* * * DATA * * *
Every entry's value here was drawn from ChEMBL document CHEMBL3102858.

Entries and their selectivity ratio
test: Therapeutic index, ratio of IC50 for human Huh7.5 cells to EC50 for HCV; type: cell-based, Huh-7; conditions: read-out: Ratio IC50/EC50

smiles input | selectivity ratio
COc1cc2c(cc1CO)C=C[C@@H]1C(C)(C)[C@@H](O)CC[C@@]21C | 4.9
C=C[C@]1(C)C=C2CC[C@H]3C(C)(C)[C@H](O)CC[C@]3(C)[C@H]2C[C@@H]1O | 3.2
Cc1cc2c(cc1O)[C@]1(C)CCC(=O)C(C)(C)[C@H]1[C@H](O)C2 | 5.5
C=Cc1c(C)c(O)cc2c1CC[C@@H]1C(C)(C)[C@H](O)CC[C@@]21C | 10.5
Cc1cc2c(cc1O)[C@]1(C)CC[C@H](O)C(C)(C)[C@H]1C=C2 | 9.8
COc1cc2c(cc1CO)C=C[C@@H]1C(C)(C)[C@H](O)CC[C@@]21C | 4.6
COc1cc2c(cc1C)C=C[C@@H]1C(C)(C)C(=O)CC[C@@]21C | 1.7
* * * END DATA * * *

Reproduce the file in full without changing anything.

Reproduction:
Every entry's value here was drawn from ChEMBL document CHEMBL3102858.

Entries and their selectivity ratio
test: Therapeutic index, ratio of IC50 for human Huh7.5 cells to EC50 for HCV; type: cell-based, Huh-7; conditions: read-out: Ratio IC50/EC50

smiles input | selectivity ratio
COc1cc2c(cc1CO)C=C[C@@H]1C(C)(C)[C@@H](O)CC[C@@]21C | 4.9
C=C[C@]1(C)C=C2CC[C@H]3C(C)(C)[C@H](O)CC[C@]3(C)[C@H]2C[C@@H]1O | 3.2
Cc1cc2c(cc1O)[C@]1(C)CCC(=O)C(C)(C)[C@H]1[C@H](O)C2 | 5.5
C=Cc1c(C)c(O)cc2c1CC[C@@H]1C(C)(C)[C@H](O)CC[C@@]21C | 10.5
Cc1cc2c(cc1O)[C@]1(C)CC[C@H](O)C(C)(C)[C@H]1C=C2 | 9.8
COc1cc2c(cc1CO)C=C[C@@H]1C(C)(C)[C@H](O)CC[C@@]21C | 4.6
COc1cc2c(cc1C)C=C[C@@H]1C(C)(C)C(=O)CC[C@@]21C | 1.7